With apologies to Pearl Jam’s Eddie Vedder, I’ve reworked his song about his beloved Chicago Cubs. This track was released in 2008 when the Cubs had gone 100 years without winning the biggest prize in baseball – the World Series.

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Now that’s a proper sporting famine that can put Shamrock Rovers’ FAI Cup one in the ha’penny place. However after the semi-final drama in Dalymount Park last month, Rovers are Aviva bound in a few weeks and are just one game away from ending a 32 year wait to win the FAI Cup.

The Hoops are the ‘cup specialists’ and maybe we should embrace it. That tag was bloody hard won over nearly a century. The Hoops played in the very first FAI Cup final in 1922 and secured their first of a record 24 FAI Cups 94 years ago. We are one of only two clubs to have played in every FAI Cup competition and Rovers hold the record for appearances in semi-finals (47) and finals (34 including next month’s game) and

In terms of victories there was a five-in-row from 1929 to 1933, back-to-back wins in both the 40s and 50s and in the 1960s Rovers essentially owned the FAI Cup. Just three times in that decade were green and white ribbons not adorning the trophy for Rovers and this year is the 50th anniversary of securing a sensational six-in-a-row..

There was just one cup secured in the 1970s before a purple patch that coincided with the final years in Milltown. Rovers dominated the League of Ireland in the mid-1980s. They made four consecutive FAI Cup finals, winning three of them in a period when the Hoops won four league titles. After winning their last FAI Cup in 1987, the Hoops departed Milltown and the decision by the Kilcoyne family to leave Glenmalure Park is a big reason for the subsequent Rovers cup famine.

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Having moved around countless ‘home’ grounds in Dublin and getting into severe financial difficulties trying to complete Tallaght Stadium, it meant the Hoops had difficulty fielding competitive teams capable of challenging for league titles and cup successes in the intervening years.

The Hoops only major trophy in their time between leaving Milltown and getting to Tallaght was during their tenure at the RDS when they won the 1993/94 league title. That was the one period when the Hoops had the stability of a home ground that was effectively their own rather than renting venues off their rivals.

Rovers have gotten to just three FAI Cup finals since the 1980s. A shock 1-0 defeat to Galway United in 1991, a loss in Tolka Park against Derry City in 2002 and the 2010 final lost on penalties to Sligo Rovers.

Damien Richardson, who won the cup with the Hoops in 1968 and 1969 and managed the Hoops between 1999 and 2002, had this to say about Rovers’ cup tradition and subsequent cup famine when he spoke to this author last year.

“When it came to cup football Shamrock Rovers had an aura about them. Milltown came alive for cup week even if it was the first round. Everyone senses were heightened.”

Looking back on his time as a manager he said “it was a different Shamrock Rovers. It was difficult time for the club. It is something that I find incongruous when you look at the tradition of Shamrock Rovers in the cup. I would love Shamrock Rovers to win the cup as I think it would be more important than winning the league because of the cup tradition.”

Rovers last made the final in 2010, on the back of Rovers winning their first league title since 1994. The Hoops, under manager Michael O’Neill, had been involved in a titanic tussle with Bohs that season with the Hoops securing the title thanks to a 2-2 draw in Bray, beating Bohs by a better goal difference of two.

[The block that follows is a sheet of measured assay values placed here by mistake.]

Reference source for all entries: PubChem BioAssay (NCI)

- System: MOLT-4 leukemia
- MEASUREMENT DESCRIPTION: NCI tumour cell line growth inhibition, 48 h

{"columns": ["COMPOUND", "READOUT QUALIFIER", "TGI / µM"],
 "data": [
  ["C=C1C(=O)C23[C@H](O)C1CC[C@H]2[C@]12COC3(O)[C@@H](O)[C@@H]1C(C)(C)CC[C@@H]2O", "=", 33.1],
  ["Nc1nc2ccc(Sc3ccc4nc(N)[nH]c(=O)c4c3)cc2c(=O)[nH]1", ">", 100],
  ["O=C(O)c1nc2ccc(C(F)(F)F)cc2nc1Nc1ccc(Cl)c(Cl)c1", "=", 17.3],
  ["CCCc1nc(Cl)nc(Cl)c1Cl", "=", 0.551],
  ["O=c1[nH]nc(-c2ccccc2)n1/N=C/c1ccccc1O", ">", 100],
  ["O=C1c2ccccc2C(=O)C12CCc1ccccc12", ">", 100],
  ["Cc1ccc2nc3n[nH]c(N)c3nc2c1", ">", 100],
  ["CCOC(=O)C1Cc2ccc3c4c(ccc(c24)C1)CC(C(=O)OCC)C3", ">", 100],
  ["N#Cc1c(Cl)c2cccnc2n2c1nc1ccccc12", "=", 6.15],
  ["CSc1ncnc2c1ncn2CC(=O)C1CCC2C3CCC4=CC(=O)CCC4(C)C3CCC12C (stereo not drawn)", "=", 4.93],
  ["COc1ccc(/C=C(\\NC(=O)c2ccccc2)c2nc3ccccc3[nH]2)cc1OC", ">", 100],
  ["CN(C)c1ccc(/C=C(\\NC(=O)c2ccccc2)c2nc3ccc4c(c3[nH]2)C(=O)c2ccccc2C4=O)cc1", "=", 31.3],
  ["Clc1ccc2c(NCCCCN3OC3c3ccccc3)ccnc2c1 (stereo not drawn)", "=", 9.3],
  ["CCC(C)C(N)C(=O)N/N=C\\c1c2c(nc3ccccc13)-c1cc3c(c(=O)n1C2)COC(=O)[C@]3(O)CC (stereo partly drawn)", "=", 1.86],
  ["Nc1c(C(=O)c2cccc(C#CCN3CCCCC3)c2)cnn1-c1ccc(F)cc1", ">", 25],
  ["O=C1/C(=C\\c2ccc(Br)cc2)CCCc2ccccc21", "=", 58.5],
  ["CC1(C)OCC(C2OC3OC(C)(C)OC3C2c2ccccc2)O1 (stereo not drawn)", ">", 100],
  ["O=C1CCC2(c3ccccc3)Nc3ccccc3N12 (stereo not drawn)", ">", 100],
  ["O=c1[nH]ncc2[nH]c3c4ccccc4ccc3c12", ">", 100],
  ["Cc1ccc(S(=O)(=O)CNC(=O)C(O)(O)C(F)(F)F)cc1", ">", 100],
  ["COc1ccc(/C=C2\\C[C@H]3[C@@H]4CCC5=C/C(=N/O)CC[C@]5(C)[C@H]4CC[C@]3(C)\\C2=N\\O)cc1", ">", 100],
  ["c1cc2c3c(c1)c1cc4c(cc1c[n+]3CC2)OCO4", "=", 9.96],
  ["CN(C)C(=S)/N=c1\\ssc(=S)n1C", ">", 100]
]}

Current Hoops Head Coach Stephen Bradley saw red in the FAI Cup final that followed. It was scoreless after extra-time before Sligo Rovers prevailed on penalties as Rovers failed to score any of their spot kicks.

That 2010 final now looks like a missed opportunity although that wasn’t the view at the time. Hoops supporters thought an opportunity to win the cup would come their way soon again but it hasn’t worked out that way. Since 2011, the Hoops have reached five semi-finals (2011, 2013, 2015, 2017 and 2019) but only this year’s one ended in victory.

However something is building at Rovers under Stephen Bradley. It has been slow progress at times for some impatient supporters but the Hoops Head Coach has changed the playing style and completely overhauled the Hoops squad over his three years in charge.

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He has brought players in to suit his preferred passing game and he secured second place in the league five games from the end of the league campaign. That is the best result for Rovers since they won the title eight years ago and it certainly looks like they can take on Dundalk in a tighter title tilt next year. But first up there is the cup final between the pair. Dundalk looking for a treble and Rovers looking to win the cup for the first time in over three decades.

Noel Larkin was part of the last Rovers team to lift the trophy. He has an indelible image from the day showing how much the cup meant to supporters and to his own family.

On the 25th anniversary of that cup win Larkin recalled “when I went over to my Dad after collecting my medal, the tears of pride and joy were streaming down his face. That to me is the memory I have of winning the cup that day. It means so much, to so many people, not just the players.”

You’d suspect should Rovers manage to end the cup famine and go all the way to get a fabled 25th cup win, there will be plenty of tears shed. The Chicago Cubs finally won the World Series in 2016 so why can’t this be the year that Rovers go all the way in the FAI Cup.

The late winner in Galway, the victory in the dramatic semi-final Dublin Derby at Dalymount Park means maybe, just maybe, this can be Rovers’ year. Of course, it is the hope – or is it the Hoops – that say that will kill you!

Published in Hoops Scene 19/2019 (Shamrock Rovers v Cork City – 25 October)